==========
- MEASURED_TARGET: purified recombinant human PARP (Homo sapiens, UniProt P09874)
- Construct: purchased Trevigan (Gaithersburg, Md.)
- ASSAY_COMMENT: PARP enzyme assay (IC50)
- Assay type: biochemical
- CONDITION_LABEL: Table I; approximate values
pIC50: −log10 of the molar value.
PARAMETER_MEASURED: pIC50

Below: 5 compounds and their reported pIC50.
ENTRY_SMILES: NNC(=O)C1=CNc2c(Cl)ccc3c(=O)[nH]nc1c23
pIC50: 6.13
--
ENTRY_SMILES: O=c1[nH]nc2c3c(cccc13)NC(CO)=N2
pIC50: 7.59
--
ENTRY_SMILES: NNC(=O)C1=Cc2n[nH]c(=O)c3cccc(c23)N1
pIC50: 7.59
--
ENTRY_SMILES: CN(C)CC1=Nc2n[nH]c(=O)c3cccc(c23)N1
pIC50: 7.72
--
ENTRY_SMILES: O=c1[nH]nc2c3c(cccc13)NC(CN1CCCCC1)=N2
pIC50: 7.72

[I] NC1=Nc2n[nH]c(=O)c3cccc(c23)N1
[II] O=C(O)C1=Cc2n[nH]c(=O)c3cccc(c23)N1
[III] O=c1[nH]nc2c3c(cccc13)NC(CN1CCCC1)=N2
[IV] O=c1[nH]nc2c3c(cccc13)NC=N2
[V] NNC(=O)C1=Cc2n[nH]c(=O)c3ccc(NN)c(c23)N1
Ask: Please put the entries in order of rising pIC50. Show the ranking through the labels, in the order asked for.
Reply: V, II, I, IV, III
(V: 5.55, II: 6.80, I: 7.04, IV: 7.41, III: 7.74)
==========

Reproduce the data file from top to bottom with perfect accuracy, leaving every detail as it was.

- MEASURED_TARGET: purified recombinant human PARP (Homo sapiens, UniProt P09874)
- Construct: purchased Trevigan (Gaithersburg, Md.)
- ASSAY_COMMENT: PARP enzyme assay (IC50)
- Assay type: biochemical
- CONDITION_LABEL: Table I; approximate values
pIC50: −log10 of the molar value.
PARAMETER_MEASURED: pIC50

Below: 5 compounds and their reported pIC50.
ENTRY_SMILES: NNC(=O)C1=CNc2c(Cl)ccc3c(=O)[nH]nc1c23
pIC50: 6.13
--
ENTRY_SMILES: O=c1[nH]nc2c3c(cccc13)NC(CO)=N2
pIC50: 7.59
--
ENTRY_SMILES: NNC(=O)C1=Cc2n[nH]c(=O)c3cccc(c23)N1
pIC50: 7.59
--
ENTRY_SMILES: CN(C)CC1=Nc2n[nH]c(=O)c3cccc(c23)N1
pIC50: 7.72
--
ENTRY_SMILES: O=c1[nH]nc2c3c(cccc13)NC(CN1CCCCC1)=N2
pIC50: 7.72

[I] NC1=Nc2n[nH]c(=O)c3cccc(c23)N1
[II] O=C(O)C1=Cc2n[nH]c(=O)c3cccc(c23)N1
[III] O=c1[nH]nc2c3c(cccc13)NC(CN1CCCC1)=N2
[IV] O=c1[nH]nc2c3c(cccc13)NC=N2
[V] NNC(=O)C1=Cc2n[nH]c(=O)c3ccc(NN)c(c23)N1
Ask: Please put the entries in order of rising pIC50. Show the ranking through the labels, in the order asked for.
Reply: V, II, I, IV, III
(V: 5.55, II: 6.80, I: 7.04, IV: 7.41, III: 7.74)